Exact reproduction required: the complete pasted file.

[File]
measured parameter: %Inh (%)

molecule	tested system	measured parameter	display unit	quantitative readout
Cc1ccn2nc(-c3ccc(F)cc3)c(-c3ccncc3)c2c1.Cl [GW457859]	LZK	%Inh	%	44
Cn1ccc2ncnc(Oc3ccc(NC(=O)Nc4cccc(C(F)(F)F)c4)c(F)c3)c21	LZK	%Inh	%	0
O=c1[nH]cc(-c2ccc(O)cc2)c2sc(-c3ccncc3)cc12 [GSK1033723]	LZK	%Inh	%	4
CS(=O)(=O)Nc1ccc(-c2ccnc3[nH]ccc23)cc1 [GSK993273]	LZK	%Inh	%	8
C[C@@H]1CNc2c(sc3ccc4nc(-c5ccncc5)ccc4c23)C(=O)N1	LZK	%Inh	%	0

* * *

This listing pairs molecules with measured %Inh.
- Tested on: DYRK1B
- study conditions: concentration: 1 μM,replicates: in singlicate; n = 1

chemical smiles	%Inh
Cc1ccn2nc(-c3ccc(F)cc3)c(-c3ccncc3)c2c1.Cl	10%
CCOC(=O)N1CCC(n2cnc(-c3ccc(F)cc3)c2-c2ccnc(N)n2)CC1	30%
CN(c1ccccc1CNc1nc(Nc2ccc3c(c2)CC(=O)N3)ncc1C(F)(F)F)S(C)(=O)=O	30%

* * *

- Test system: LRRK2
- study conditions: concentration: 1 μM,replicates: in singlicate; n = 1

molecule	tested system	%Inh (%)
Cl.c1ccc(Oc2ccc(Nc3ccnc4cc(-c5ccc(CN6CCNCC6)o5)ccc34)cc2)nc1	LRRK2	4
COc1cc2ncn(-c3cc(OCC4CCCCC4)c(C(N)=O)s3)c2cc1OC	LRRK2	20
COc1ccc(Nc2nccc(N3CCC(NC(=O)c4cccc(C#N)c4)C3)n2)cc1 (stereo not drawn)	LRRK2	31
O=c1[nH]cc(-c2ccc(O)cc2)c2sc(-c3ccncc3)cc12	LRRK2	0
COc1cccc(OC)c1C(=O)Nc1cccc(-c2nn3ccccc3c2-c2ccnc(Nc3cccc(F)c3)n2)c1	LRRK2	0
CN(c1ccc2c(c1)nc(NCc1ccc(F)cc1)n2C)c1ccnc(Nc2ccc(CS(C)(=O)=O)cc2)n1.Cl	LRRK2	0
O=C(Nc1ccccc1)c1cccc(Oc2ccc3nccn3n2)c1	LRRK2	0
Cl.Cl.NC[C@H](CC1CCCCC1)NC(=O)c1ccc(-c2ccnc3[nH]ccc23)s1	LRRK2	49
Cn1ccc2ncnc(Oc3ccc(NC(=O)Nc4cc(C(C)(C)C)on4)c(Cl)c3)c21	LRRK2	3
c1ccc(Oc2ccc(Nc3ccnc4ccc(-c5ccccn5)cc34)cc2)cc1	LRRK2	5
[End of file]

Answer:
measured parameter: %Inh (%)

molecule	tested system	measured parameter	display unit	quantitative readout
Cc1ccn2nc(-c3ccc(F)cc3)c(-c3ccncc3)c2c1.Cl [GW457859]	LZK	%Inh	%	44
Cn1ccc2ncnc(Oc3ccc(NC(=O)Nc4cccc(C(F)(F)F)c4)c(F)c3)c21	LZK	%Inh	%	0
O=c1[nH]cc(-c2ccc(O)cc2)c2sc(-c3ccncc3)cc12 [GSK1033723]	LZK	%Inh	%	4
CS(=O)(=O)Nc1ccc(-c2ccnc3[nH]ccc23)cc1 [GSK993273]	LZK	%Inh	%	8
C[C@@H]1CNc2c(sc3ccc4nc(-c5ccncc5)ccc4c23)C(=O)N1	LZK	%Inh	%	0

* * *

This listing pairs molecules with measured %Inh.
- Tested on: DYRK1B
- study conditions: concentration: 1 μM,replicates: in singlicate; n = 1

chemical smiles	%Inh
Cc1ccn2nc(-c3ccc(F)cc3)c(-c3ccncc3)c2c1.Cl	10%
CCOC(=O)N1CCC(n2cnc(-c3ccc(F)cc3)c2-c2ccnc(N)n2)CC1	30%
CN(c1ccccc1CNc1nc(Nc2ccc3c(c2)CC(=O)N3)ncc1C(F)(F)F)S(C)(=O)=O	30%

* * *

- Test system: LRRK2
- study conditions: concentration: 1 μM,replicates: in singlicate; n = 1

molecule	tested system	%Inh (%)
Cl.c1ccc(Oc2ccc(Nc3ccnc4cc(-c5ccc(CN6CCNCC6)o5)ccc34)cc2)nc1	LRRK2	4
COc1cc2ncn(-c3cc(OCC4CCCCC4)c(C(N)=O)s3)c2cc1OC	LRRK2	20
COc1ccc(Nc2nccc(N3CCC(NC(=O)c4cccc(C#N)c4)C3)n2)cc1 (stereo not drawn)	LRRK2	31
O=c1[nH]cc(-c2ccc(O)cc2)c2sc(-c3ccncc3)cc12	LRRK2	0
COc1cccc(OC)c1C(=O)Nc1cccc(-c2nn3ccccc3c2-c2ccnc(Nc3cccc(F)c3)n2)c1	LRRK2	0
CN(c1ccc2c(c1)nc(NCc1ccc(F)cc1)n2C)c1ccnc(Nc2ccc(CS(C)(=O)=O)cc2)n1.Cl	LRRK2	0
O=C(Nc1ccccc1)c1cccc(Oc2ccc3nccn3n2)c1	LRRK2	0
Cl.Cl.NC[C@H](CC1CCCCC1)NC(=O)c1ccc(-c2ccnc3[nH]ccc23)s1	LRRK2	49
Cn1ccc2ncnc(Oc3ccc(NC(=O)Nc4cc(C(C)(C)C)on4)c(Cl)c3)c21	LRRK2	3
c1ccc(Oc2ccc(Nc3ccnc4ccc(-c5ccccn5)cc34)cc2)cc1	LRRK2	5